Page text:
This memorandum provides force health protection (FHP) deployment and redeployment guidance for Service members (including Reserve Component (RC) and National Guard members in a title 10 or title 32 duty status) and DoD civilian employees deploying within and outside the United States during the COVID-19 pandemic, consistent with references (a) and (b).

Recommended Content:

Coronavirus

Guidance for Commanders on Risk-Based Changing of Health Protection Condition Levels During the Coronavirus Disease 2019 Pandemic

Publication
5/20/2020

This memorandum provides guidance for commanders to consider when making decisions to change health protection condition (HPCON) levels as COVID-19 pandemic conditions on and adjacent to our installations begin to improve.

Recommended Content:

Coronavirus

Resuming Elective Surgical, Invasive, and Dental Procedures in Military Medical and Dental Treatment Facilities

Publication
5/19/2020

This memorandum provides guidance on how each Military Medical Treatment Facility (MTF) and Dental Treatment Facility (DTF) may resume elective medical and dental procedures.

Recommended Content:

Public Health | Coronavirus

Modification and Reissuance of DoD Response to Coronavirus Disease 2019 -Travel Restrictions

Publication
4/20/2020

All DoD Service members will stop movement, both internationally and domestically, while this memorandum is in effect. All DoD civilian personnel, and dependents of DoD Service members and DoD civilian personnel, whose travel is Government-funded will stop movement, both internationally and domestically, while this memorandum is in effect.

Recommended Content:

Coronavirus

Implementation Guidance for Presidential Memorandum, "Providing Federal Support for Governor's Use of the National Guard to Respond to COVID-19 ," Dated April 7, 2020

Publication
4/14/2020

Recommended Content:

Coronavirus

Benefits Eligibility for 32 USC 502(f) Missions

Publication
4/14/2020

A chart outlining the various Benefits Eligibility for 32 USC 502(f) Missions

Recommended Content:

Coronavirus | TRICARE Health Program

Memorandum on Providing Federal Support for Governors' Use of the National Guard to Respond to COVID-19

Publication
4/14/2020

Recommended Content:

Coronavirus

Delegation of Authority for Reserve Component Activation Authorities during the Coronavirus Disease 2019 Response

Publication
4/10/2020

This delegation assigns to the Service Secretaries the authority to activate Reserve Component personnel and to modify their orders as needed to employ and retain them for the COVID-19 response.

Recommended Content:

Coronavirus

Authorization to Employ Military Medical Capabilities to Treat COVID-19 Patients

Publication
4/8/2020

Effective immediately, the Commander, U.S Northern Command, is authorized, as he deems necessary and appropriate, to employ military medical capabilities under his operational control to treat patients who have contracted coronavirus disease 2019 (COVID-19).

Recommended Content:

Coronavirus

Decision Memorandum on TRICARE Implementation of the "Families First Coronavirus Response Act"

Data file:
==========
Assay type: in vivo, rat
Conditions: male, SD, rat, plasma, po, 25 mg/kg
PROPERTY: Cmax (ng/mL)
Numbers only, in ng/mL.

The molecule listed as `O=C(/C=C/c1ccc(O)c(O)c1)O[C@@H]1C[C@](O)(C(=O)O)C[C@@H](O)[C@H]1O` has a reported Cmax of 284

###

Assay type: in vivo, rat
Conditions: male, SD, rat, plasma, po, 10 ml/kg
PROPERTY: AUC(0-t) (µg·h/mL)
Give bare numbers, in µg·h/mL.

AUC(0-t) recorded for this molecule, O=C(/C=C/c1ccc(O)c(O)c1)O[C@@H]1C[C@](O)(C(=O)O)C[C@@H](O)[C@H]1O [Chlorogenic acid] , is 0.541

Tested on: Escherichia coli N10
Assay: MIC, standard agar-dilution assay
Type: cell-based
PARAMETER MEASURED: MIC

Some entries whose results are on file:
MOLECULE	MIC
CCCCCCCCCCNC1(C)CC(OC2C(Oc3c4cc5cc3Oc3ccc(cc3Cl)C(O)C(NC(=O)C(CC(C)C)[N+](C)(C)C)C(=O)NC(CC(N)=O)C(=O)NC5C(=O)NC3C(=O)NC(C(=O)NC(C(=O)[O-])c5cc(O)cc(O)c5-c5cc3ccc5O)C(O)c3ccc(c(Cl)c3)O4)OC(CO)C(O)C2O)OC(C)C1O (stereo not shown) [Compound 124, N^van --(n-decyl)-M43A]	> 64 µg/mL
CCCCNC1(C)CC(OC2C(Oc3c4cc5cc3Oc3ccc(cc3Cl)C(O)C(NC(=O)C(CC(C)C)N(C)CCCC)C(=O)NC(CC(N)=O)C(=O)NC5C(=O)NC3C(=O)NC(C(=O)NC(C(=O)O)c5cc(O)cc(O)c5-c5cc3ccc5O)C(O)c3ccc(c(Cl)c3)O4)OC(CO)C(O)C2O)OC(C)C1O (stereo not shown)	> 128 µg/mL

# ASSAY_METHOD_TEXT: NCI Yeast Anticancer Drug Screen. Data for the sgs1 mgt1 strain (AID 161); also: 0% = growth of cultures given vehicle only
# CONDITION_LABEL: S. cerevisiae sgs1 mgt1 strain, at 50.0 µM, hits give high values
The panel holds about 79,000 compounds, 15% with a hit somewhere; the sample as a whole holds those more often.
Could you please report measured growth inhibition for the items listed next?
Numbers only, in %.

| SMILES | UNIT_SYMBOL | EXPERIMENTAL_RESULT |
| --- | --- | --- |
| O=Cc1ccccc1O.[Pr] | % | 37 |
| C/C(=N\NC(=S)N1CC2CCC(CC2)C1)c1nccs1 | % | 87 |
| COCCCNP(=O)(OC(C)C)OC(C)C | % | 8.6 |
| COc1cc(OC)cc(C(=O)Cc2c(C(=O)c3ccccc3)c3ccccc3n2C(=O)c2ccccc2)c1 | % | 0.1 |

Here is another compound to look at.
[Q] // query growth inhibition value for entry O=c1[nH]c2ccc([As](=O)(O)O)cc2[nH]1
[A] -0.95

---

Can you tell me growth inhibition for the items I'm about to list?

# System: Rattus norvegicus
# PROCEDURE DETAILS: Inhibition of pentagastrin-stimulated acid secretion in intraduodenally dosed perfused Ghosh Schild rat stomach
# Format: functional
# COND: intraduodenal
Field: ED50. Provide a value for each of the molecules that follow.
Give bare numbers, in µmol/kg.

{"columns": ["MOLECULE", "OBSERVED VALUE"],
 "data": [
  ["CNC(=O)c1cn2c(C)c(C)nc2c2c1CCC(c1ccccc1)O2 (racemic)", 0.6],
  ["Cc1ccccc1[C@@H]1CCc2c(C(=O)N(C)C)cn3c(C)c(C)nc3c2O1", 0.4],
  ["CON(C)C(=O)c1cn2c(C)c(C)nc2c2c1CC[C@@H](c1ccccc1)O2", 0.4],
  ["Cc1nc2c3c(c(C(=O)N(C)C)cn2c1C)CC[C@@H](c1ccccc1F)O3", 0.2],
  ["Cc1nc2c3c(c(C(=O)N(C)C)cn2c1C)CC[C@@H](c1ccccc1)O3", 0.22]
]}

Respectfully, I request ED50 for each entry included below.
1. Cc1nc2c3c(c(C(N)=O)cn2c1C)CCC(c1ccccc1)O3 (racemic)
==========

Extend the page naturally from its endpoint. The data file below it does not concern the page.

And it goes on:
Publication
4/7/2020

The Families First Coronavirus Response Act, Public Law 116-127, Division F, Section 6006(a), limits TRICARE authority to impose copayment or other cost-sharing for novel coronavirus (COVID-19) testing and related provider visits that result in orders for or administration of Food and Drug Administration (FDA) approved, cleared, or authorized diagnostic products. In order for the Defense Health Agency (DHA) to implement, the Assistant Secretary of Defense for Health Affairs (ASD(HA)) must acknowledge the self-executing authority of the statute and direct the Director, DHA, or designee, to issue guidance implementing the statutory provisions.

Recommended Content:

TRICARE Health Program | Coronavirus

DoD Guidance on the Use of Cloth Face Coverings

Publication
4/5/2020

Effective immediately, to the extent practical, all individuals on DoD property, installations, and facilities will wear cloth face coverings when they cannot maintain six feet of social distance in public areas or work centers (this does not include in a Service member's or Service family member's personal residence on a military installation).

Recommended Content:

Coronavirus | Public Health

Policy on Accessions and Accessions Training during the COVID-19 Outbreak

Publication
4/3/2020

The Military Departments must seek ways to maximize accessions in a responsible manner to minimize a reduction in military end strength and the potential deterioration of mid-and long-term readiness and capacity.

Recommended Content:

Coronavirus

Transition of Military Medical Treatment Facilities from Military Departments to the Defense Health Agency during the COVID-19 Response

Publication
4/2/2020

The Department's MTF transition plan is conditions-based. While the transition of MTFs to DHA is continuing, the COVID-19 response requirements are impacting DHA's ability to meet all required conditions. The need for the DHA and MILDEPs to refocus efforts away from the transition to support the COVID-19 response led to questions regarding the future of MTF Transition.

Recommended Content:

Coronavirus | Military Health System Transformation
<< < 1 2 3 4 5 > >> 
Showing results 46 - 60 Page 4 of 5

DHA Address: 7700 Arlington Boulevard | Suite 5101 | Falls Church, VA | 22042-5101

Some documents are presented in Portable Document Format (PDF). A PDF reader is required for viewing. Download a PDF Reader or learn more about PDFs.